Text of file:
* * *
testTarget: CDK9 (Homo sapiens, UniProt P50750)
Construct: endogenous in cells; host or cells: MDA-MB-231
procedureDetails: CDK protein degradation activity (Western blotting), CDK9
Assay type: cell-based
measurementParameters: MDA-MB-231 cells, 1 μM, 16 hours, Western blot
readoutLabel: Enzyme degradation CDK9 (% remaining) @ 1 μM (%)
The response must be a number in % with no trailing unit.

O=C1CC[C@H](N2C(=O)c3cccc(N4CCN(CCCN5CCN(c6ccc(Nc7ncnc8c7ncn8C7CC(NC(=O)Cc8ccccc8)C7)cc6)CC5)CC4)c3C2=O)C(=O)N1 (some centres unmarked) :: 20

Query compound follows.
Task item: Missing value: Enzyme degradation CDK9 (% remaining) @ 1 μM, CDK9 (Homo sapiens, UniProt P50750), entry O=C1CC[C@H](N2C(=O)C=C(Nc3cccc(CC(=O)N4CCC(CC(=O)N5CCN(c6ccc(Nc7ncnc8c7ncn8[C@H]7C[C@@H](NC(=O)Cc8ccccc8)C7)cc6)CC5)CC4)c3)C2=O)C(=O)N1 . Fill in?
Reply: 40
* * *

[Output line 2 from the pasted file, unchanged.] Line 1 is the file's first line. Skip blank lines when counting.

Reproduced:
Construct: endogenous in cells; host or cells: MDA-MB-231